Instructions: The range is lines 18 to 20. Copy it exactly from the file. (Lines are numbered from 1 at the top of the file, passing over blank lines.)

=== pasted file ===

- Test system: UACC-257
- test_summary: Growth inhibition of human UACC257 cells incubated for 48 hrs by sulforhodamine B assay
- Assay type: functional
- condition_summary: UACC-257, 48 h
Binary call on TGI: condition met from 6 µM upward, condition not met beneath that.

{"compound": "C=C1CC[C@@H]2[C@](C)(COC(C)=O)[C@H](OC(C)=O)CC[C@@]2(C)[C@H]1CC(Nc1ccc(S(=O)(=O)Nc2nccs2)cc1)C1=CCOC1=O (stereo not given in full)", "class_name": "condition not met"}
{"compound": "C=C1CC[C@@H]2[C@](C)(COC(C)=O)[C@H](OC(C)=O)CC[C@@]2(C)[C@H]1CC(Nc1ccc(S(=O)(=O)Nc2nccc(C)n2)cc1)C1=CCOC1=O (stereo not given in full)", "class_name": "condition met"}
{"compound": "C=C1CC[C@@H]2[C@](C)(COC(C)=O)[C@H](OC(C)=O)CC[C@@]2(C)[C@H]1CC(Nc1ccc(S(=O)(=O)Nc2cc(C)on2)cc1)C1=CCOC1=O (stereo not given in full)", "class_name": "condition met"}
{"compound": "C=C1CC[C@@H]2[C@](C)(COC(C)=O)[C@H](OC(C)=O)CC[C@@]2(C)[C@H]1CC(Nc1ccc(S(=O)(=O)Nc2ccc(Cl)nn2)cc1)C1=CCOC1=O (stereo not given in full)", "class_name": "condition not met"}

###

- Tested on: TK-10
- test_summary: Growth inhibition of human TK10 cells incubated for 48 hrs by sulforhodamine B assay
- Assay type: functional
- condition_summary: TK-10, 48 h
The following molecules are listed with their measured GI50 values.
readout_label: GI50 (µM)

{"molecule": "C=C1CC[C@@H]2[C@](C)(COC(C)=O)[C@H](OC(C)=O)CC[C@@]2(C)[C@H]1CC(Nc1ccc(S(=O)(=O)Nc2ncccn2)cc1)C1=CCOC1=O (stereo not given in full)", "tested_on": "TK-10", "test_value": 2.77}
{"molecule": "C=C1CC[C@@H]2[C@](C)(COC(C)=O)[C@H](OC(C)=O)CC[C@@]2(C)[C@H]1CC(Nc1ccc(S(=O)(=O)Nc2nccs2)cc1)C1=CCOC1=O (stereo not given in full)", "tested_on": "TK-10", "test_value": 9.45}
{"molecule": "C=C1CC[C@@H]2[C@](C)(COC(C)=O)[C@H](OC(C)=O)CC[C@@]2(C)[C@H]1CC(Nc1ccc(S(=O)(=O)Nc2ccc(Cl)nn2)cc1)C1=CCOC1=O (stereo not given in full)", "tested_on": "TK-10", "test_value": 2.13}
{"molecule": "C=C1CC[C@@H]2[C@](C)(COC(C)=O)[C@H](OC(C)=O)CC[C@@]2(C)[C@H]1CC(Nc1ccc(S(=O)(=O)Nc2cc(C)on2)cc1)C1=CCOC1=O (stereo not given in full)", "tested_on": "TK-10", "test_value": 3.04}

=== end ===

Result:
{"molecule": "C=C1CC[C@@H]2[C@](C)(COC(C)=O)[C@H](OC(C)=O)CC[C@@]2(C)[C@H]1CC(Nc1ccc(S(=O)(=O)Nc2nccs2)cc1)C1=CCOC1=O (stereo not given in full)", "tested_on": "TK-10", "test_value": 9.45}
{"molecule": "C=C1CC[C@@H]2[C@](C)(COC(C)=O)[C@H](OC(C)=O)CC[C@@]2(C)[C@H]1CC(Nc1ccc(S(=O)(=O)Nc2ccc(Cl)nn2)cc1)C1=CCOC1=O (stereo not given in full)", "tested_on": "TK-10", "test_value": 2.13}
{"molecule": "C=C1CC[C@@H]2[C@](C)(COC(C)=O)[C@H](OC(C)=O)CC[C@@]2(C)[C@H]1CC(Nc1ccc(S(=O)(=O)Nc2cc(C)on2)cc1)C1=CCOC1=O (stereo not given in full)", "tested_on": "TK-10", "test_value": 3.04}